A June 20 study suggests that a link exists between increasing solar installations and decreased grid electricity use.
Since 2009, electricity consumption in Australia’s eastern states has dropped by 3.2 percent. An analysis from by the Renewable Energy Certificate Agents Association (RAA) claims that over half of that reduction is due to PV solar panels and solar thermal water heating systems, as well as energy efficiency initiatives developed by state governments.
The rest is likely thanks to lower energy demand from manufacturing industries and milder weather.
According to the RAA, 20 percent of Australian households now have a solar electric or solar hot water system, and this number will only increase. The RAA predicts that by 2015, the amount of energy being drawn from the grid will fall by another 5 percent.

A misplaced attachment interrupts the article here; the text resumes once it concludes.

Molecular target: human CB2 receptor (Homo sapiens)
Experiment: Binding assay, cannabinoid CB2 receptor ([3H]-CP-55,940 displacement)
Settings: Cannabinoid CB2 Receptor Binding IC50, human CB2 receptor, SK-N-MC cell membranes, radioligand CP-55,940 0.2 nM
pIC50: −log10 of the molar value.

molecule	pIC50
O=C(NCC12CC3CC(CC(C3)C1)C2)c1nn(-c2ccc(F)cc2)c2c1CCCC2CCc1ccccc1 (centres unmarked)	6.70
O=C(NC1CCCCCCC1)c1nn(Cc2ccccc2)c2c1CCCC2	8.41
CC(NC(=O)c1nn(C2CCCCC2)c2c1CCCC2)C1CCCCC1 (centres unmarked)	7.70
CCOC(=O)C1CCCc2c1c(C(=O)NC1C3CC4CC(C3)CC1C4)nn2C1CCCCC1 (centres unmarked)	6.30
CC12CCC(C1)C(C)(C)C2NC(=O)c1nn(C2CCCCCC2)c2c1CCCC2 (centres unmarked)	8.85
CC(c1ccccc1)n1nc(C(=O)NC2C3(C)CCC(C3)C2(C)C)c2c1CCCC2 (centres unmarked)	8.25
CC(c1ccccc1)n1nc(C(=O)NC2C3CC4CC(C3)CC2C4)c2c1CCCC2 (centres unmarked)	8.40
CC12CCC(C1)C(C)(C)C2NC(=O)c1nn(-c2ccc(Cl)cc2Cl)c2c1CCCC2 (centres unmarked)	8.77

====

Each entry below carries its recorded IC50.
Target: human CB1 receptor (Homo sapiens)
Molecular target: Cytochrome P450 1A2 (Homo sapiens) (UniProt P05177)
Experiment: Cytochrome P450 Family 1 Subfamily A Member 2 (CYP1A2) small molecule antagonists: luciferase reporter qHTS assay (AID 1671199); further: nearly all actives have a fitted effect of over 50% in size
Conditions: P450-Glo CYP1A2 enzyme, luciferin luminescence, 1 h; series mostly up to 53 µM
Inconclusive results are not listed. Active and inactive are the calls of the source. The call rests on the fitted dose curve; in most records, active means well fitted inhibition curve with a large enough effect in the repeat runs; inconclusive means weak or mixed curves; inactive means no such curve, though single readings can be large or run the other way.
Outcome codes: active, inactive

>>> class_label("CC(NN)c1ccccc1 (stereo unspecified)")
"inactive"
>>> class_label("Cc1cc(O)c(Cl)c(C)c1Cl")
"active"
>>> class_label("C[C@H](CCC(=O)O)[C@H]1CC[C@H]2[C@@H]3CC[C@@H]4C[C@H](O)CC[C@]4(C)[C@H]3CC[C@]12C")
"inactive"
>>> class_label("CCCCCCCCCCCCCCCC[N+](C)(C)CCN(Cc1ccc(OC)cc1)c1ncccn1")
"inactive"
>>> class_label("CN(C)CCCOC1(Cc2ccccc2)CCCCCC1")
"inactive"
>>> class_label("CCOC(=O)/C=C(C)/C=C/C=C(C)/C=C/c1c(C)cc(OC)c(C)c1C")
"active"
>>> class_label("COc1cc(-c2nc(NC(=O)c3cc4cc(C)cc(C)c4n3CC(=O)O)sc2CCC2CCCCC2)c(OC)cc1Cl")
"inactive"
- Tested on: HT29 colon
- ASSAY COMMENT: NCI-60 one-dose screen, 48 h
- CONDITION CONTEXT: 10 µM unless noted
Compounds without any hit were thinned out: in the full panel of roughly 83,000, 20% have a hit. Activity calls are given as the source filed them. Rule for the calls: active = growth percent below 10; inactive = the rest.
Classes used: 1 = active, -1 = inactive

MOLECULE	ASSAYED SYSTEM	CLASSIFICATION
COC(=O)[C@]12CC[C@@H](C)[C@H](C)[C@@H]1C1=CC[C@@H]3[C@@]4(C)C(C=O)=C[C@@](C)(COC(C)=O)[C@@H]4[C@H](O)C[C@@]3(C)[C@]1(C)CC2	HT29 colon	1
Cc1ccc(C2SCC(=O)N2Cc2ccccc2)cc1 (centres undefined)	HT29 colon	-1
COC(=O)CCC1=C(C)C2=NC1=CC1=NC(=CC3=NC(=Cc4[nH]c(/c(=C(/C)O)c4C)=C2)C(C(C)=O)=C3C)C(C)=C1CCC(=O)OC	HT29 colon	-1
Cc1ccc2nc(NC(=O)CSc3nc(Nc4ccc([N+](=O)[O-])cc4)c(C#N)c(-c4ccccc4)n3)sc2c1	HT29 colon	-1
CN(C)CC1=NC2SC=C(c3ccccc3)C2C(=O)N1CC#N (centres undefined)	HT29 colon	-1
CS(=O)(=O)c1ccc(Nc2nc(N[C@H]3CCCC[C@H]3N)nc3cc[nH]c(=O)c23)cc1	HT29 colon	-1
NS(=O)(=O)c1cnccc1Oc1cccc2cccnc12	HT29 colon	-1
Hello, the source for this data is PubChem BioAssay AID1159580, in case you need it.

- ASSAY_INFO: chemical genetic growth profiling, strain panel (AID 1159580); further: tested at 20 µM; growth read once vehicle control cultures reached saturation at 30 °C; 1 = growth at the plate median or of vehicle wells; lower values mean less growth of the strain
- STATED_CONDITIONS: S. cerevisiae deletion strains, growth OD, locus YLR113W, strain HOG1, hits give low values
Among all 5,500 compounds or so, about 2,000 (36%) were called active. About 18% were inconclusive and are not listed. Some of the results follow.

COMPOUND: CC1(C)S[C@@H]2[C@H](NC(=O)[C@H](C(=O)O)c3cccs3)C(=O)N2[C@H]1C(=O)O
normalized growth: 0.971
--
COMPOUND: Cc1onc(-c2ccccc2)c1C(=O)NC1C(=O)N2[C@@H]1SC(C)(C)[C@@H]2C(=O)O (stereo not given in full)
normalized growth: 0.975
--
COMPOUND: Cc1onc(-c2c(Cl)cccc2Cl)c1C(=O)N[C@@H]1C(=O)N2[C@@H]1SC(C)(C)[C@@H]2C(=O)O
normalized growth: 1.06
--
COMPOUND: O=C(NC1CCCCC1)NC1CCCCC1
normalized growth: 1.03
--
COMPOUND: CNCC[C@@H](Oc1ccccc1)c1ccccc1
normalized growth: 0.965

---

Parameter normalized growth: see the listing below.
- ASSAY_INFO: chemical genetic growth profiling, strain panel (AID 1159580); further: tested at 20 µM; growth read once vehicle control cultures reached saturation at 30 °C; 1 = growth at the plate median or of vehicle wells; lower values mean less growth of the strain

The report also notes that wholesale electricity prices have been in decline, but that consumers have faced rising energy prices because of infrastructure and other network costs.
“It is the cost of transporting the electricity through monopoly network businesses that is out of control. The cost of actually producing the electricity is falling,” said Ric Brazzale, RAA President.
“Rising residential power prices have been caused by massive network investment (poles and wires) which has been passed on to consumers through higher charges.”
The study has been welcomed by supporters of schemes that incentivize going solar, who have cited this study as but another sign that government incentives do lower energy prices.